The difference from those works is that they do not require per-pixel accuracy as much as normal prediction, i.e., the label interior of one object is constant, but for normal estimation, correct prediction at each pixel is required, and the most significant difficulty lies in accurate sharp details. Therefore, we adopt hierarchical fusion with confidence map re-weighting to enhance edge preservation in the fusion result without bringing artifacts in depth.

3 Method

As illustrated in Fig. 2, the hierarchical RGB-D fusion network is composed of three modules: RGB branch, depth branch, and confidence map estimation. In this section, we introduce the pipeline for the hierarchical fusion of RGB and depth branches with the fusion module at different scales, and confidence map estimation used inside the fusion module for depth conditioning, after which the hybrid loss function design is detailed. A detailed architecture of the deep network is provided in the supplementary.

3.1 Hierarchical RGB-D Fusion

Given color image and sensor depth , we are aimed as estimating surface normal map by minimizing its distance from the ground-truth normal , i.e.,

(1)

where denotes the fusion network function to generate normal estimation parameterized by the parameters , which are end-to-end trained via back propagation. A hierarchical fusion scheme is adopted to merge depth branch into RGB branch for both overall surface orientation rectification and visually salient feature enhancement.

3.1.1 Network Design

First, in the RGB branch where the input is the color image , we adopt a similar network structure as used in [33], where a fully convolutional network (FCN) [17] is built with VGG-16 back-bone as illustrated in the RGB branch in Fig. 2. Specifically, the encoder is the same as VGG-16 except that in the last two convolution blocks of the encoder, i.e., conv4 and conv5, the channel number is reduced from 512 to 256 to remove redundant model parameters. The encoder is accompanied with a symmetric decoder, and equipped with skip-connections and shared pooling masks for learning local image features.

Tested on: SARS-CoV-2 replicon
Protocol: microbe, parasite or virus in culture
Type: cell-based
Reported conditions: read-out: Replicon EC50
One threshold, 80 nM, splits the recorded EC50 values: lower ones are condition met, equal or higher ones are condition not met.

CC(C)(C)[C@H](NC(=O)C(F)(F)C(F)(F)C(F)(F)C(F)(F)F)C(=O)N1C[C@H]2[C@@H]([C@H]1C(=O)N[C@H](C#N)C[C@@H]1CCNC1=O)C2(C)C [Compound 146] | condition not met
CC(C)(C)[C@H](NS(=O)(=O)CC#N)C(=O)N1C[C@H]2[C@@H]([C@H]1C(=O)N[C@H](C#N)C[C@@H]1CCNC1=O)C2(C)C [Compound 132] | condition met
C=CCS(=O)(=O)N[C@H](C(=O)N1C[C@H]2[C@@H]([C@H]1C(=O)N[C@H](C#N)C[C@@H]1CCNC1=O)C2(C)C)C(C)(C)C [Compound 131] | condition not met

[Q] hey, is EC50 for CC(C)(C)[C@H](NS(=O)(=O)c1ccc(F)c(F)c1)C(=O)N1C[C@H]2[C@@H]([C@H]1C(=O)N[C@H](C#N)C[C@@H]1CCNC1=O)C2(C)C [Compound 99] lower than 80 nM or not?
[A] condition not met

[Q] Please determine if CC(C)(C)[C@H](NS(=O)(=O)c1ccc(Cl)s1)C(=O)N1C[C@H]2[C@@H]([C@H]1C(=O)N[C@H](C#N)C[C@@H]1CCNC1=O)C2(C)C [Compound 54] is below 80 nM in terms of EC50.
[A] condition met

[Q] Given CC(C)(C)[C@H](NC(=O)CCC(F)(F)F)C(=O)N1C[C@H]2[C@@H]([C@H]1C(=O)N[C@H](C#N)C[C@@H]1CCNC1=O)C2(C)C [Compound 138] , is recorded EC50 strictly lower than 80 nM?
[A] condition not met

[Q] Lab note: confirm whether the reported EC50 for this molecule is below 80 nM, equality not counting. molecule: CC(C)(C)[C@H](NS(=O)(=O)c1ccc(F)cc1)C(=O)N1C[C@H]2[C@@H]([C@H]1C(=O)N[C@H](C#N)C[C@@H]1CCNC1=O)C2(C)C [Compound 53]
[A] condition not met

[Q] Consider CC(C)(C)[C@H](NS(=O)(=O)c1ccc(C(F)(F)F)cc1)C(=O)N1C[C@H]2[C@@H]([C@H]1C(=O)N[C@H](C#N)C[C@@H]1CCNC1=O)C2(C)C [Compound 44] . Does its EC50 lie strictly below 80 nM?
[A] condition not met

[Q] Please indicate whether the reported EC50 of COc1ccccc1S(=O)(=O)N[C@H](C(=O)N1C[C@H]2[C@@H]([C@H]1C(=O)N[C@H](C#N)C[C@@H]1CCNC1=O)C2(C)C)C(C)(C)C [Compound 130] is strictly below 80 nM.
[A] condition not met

Meanwhile, is fed into the depth branch to extract geometric features with a similar network structure as the RGB branch, except that the last convolution block in the RGB encoder is removed to give a simplified model.

The fusion takes place at the decoder side. As shown in Fig. 2, the depth features (colored in green) at each scale in the decoder are passed into the fusion module and re-weighted with the confidence map (colored in purple) down-sampled and repeated to the same resolution as the depth feature. Then the re-weighted depth features are concatenated with the color features with the same resolution and passed through a deconvolution layer to give the fusion output features (colored in yellow). Consequently, the fusion module (denoted as FM for short) at scale is given as,

(2)

where , are the features from RGB and depth branches at scale , and is the confidence map for depth conditioning. denotes element-wise multiplication and denotes the concatenation operation. The concatenation result after deconvolution layer gives the fusion output. The fusion is implemented at four scales, where the last scale output gives the final normal estimation. The confidence map estimation is addressed later in Section 3.2.

3.1.2 Comparison with Existing RGB-D Fusion Schemes

Existing RGB-D fusion schemes mostly adopt single-scale fusion. [32] fused RGB-D at the input, i.e., using depth as an additional channel along with RGB. However, RGB and depth are from different domains and cannot be properly handled using the same encoder as a four-channel input. For example, we adopt the same network structure as in [33], composed of VGG-16 encoder and a symmetric decoder with skip-connection, and use a RGB-D four-channel input instead of a single RGB to generate the normal as shown in Fig. 7(d). The output normal does not exhibit global smoothness, especially in area where depth pixels are missing. This is because a CNN network is incapable of handling different domains information from RGB and depth without prior knowledge about depth artifact.

Late fusion with probability map for RGB and depth is adopted in

[4] for segmentation, and here we generalize the network structure for normal estimation, by replacing the probability map with a binary mask indicating whether the depth pixel is available or not, giving the result in Fig. 7(e). The role of binary mask we use is consistent with that of the probability map in [4] which indicates how much the source is trustworthy. Similar to early fusion, the result of late fusion has noticeable artifacts along the depth holes indicating the fusion is not smooth.